(CBS DETROIT)– As COVID-19 outbreaks continue in Southeast Michigan, a project that collects untreated sewage samples aims to predict when an outbreak will occur.
“We were able to see that you really could detect viruses up to one to two weeks before that data is collected at the health department.” Said Palencia Mobley, P.E. Deputy Director & Chief Engineer with Detroit Water and Sewerage DepartmentREAD MORE: Detroit Police Search For Former Officer Whose Vehicle, Weapons Were Used In Non-Fatal Shooting
In 2017, Detroit and the Great Lakes Water Authority partnered with Michigan State University to sample untreated sewage in 9 different zip codes in and around the city. The purpose was to detect viruses in these communities, and Dr. Irene Xagoraraki, PhD. with MSU College of Engineering says they have been successful in their findings.
“The common cold viruses we found at the time, hepatitis viruses.”
Now, the program has expanded to search for the COVID-19 virus in sewage. During a virtual round table today, representatives from the agencies involved discussed how critical this pilot program is during the pandemic.READ MORE: Michigan Lawmakers OK Budget But Can't Get Deal On Tax Cuts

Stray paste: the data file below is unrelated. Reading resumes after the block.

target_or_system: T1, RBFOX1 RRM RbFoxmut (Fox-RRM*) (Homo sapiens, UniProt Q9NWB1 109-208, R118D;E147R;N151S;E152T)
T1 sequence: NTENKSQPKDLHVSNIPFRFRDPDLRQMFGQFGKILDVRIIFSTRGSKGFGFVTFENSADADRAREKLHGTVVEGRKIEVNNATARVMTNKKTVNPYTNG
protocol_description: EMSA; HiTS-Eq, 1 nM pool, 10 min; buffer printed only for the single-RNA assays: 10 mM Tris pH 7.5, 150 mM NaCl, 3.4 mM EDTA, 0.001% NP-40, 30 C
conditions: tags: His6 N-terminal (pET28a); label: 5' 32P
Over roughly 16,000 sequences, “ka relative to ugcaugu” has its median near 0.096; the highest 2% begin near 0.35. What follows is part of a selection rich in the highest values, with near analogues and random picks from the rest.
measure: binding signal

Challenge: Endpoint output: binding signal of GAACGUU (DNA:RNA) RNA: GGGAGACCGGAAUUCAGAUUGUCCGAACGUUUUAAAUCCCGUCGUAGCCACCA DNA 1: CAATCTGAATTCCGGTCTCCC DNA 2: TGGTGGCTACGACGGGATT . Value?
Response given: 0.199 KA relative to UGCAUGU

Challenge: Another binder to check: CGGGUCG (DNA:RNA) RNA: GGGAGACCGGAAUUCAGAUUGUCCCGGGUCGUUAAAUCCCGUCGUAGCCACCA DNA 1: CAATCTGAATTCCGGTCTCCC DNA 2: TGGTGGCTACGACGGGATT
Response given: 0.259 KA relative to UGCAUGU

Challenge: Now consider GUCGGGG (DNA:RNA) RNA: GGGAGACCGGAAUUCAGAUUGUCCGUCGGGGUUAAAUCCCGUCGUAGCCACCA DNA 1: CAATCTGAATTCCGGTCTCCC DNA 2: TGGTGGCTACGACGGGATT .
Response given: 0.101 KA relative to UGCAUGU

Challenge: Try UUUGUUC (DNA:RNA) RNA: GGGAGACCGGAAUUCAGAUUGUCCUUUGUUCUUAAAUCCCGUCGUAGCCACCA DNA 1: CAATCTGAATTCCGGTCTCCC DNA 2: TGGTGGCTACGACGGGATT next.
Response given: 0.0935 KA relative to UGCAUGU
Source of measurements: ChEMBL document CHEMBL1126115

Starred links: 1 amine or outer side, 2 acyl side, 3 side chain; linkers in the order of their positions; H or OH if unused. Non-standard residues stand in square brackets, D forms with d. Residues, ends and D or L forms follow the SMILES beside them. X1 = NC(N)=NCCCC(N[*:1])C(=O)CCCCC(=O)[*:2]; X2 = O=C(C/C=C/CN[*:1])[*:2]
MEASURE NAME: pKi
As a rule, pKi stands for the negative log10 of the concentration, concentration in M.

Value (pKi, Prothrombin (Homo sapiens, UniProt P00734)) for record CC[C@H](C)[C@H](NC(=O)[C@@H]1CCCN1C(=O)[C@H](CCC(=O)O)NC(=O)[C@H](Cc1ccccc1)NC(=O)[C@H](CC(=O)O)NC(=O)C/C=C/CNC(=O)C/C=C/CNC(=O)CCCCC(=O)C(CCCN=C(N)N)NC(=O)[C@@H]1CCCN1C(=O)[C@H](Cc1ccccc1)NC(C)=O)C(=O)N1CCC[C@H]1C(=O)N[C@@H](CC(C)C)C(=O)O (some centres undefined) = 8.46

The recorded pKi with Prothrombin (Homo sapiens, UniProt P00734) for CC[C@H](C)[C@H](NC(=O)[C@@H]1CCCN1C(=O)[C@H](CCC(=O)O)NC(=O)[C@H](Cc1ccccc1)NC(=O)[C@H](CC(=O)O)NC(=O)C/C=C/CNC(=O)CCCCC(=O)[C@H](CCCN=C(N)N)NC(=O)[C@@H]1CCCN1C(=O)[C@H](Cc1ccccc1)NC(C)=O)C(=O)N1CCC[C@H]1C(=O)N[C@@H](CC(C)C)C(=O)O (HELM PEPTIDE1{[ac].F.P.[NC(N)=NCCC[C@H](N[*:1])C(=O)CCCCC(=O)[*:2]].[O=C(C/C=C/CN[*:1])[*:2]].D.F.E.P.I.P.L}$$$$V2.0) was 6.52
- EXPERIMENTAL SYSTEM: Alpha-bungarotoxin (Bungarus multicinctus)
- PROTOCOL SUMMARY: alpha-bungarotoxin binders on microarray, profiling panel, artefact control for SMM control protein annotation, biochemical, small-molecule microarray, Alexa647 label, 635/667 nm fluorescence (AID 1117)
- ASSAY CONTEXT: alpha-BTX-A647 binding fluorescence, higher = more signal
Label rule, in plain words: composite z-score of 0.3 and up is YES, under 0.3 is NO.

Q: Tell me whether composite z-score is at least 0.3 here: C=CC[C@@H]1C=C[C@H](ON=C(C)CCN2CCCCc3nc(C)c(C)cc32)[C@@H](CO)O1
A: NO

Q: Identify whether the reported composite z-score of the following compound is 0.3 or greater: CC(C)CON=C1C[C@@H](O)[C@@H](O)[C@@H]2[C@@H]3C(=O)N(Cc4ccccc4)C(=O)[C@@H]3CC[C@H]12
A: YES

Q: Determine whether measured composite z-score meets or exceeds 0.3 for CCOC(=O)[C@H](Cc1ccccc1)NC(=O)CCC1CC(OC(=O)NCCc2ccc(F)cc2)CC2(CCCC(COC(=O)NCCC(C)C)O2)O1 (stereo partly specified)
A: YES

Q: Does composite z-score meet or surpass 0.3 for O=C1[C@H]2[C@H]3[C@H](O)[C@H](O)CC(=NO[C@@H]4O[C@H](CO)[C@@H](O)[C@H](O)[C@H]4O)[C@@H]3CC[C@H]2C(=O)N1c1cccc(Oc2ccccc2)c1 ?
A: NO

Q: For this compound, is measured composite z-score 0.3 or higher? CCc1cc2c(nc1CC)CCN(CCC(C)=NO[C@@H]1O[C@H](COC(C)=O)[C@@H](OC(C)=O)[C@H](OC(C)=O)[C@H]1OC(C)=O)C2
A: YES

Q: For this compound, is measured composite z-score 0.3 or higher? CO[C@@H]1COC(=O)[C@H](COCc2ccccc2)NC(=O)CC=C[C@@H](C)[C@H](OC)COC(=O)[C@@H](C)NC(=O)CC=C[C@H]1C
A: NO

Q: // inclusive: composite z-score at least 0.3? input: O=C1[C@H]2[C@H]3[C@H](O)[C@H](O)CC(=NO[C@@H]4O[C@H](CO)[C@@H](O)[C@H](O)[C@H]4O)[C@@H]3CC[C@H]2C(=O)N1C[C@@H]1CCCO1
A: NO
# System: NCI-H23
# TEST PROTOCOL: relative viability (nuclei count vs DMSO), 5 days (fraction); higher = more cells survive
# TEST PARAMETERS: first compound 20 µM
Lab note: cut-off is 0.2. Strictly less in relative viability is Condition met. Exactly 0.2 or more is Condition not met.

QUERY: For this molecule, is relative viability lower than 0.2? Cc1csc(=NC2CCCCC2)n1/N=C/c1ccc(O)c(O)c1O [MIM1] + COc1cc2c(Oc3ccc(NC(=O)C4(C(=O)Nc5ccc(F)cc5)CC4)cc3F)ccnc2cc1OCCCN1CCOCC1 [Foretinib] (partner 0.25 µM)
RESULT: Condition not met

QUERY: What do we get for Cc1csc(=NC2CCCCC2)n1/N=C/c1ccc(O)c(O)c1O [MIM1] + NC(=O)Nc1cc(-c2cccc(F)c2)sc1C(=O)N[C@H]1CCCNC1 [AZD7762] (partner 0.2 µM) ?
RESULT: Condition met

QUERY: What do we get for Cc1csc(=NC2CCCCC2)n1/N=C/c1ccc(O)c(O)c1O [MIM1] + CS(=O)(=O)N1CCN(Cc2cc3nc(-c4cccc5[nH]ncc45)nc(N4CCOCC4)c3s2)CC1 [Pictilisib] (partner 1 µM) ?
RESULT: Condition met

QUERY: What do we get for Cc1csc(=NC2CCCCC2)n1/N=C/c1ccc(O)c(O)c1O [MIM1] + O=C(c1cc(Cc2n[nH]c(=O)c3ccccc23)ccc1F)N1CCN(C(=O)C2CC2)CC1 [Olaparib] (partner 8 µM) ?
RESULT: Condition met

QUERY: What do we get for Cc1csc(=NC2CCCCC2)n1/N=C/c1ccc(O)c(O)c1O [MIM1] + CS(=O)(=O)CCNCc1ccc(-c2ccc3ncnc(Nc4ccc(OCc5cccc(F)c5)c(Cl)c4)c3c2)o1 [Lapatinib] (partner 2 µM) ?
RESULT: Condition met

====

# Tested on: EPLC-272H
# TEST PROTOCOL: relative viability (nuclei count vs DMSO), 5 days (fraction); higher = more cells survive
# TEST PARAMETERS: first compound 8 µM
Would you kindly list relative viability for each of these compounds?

“If we were just providing data that confirmed medical cases, this is a silly way of doing it, but the fact is since we can provide some advance notice to the public health community, that’s very interesting and potentially a potent tool.” Said Dr. John Norton, PhD. the Great Lakes Water Authority Director of Energy, Research, and Innovation
MSU has been collecting waste samples in three different zip codes in each Wayne, Oakland, and Macomb Counties. The team is still working out logistics with the project but says once it’s operational, the data will be released to health officials.
Denise Fair, the City of Detroit Chief Public Health Officer, said during the round table, “As soon as they detect a possible outbreak, we’re going to be notified.”MORE NEWS: Missing Daughter Of Wayne County Sergeant Found Safe
In turn, officials will contact residents who may be affected to slow the spread of COVID-19 and any other viruses that may arise.